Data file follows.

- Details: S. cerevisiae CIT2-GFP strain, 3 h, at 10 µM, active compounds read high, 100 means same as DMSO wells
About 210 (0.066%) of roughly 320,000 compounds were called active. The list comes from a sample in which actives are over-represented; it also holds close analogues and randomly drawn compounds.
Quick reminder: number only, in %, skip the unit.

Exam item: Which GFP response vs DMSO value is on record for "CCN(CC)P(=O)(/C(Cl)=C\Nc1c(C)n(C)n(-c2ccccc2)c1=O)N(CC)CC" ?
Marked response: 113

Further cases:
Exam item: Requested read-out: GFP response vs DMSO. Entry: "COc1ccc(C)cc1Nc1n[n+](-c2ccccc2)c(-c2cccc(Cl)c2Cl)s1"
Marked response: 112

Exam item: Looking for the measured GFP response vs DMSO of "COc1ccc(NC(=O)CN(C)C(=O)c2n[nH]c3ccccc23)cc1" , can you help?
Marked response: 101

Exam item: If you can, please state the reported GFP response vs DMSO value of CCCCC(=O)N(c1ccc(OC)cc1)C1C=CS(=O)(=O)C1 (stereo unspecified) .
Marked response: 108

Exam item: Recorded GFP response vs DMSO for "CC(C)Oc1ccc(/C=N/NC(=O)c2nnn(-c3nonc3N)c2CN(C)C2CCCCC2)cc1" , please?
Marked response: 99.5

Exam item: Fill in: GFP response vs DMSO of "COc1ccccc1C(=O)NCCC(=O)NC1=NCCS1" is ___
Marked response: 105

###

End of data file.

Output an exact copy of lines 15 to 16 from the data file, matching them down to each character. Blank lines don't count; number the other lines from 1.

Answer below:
Exam item: Fill in: GFP response vs DMSO of "COc1ccccc1C(=O)NCCC(=O)NC1=NCCS1" is ___
Marked response: 105